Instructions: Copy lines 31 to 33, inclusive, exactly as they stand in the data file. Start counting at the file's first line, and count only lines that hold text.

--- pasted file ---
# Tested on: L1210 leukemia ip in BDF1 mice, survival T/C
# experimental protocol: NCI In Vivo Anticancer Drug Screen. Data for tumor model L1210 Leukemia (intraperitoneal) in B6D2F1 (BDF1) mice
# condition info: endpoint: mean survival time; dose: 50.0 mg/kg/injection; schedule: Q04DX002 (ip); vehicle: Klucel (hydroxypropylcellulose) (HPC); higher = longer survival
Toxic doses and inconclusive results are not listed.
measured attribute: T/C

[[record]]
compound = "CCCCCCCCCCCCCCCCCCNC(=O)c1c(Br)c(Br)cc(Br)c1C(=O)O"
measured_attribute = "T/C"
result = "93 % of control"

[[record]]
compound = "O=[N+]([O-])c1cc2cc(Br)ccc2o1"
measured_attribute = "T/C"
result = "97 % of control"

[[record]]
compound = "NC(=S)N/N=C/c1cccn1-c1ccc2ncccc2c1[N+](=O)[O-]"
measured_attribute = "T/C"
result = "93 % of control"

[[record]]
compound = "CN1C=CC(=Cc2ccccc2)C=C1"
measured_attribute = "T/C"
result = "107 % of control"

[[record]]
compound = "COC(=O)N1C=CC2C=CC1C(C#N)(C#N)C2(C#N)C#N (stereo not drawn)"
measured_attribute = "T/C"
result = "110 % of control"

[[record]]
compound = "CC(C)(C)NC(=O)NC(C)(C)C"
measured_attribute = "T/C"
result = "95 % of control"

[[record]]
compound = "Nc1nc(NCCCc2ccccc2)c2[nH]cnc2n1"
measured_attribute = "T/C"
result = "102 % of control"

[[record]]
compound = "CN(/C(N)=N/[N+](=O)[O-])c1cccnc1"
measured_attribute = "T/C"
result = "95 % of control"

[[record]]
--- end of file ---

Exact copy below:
compound = "Nc1nc(NCCCc2ccccc2)c2[nH]cnc2n1"
measured_attribute = "T/C"
result = "102 % of control"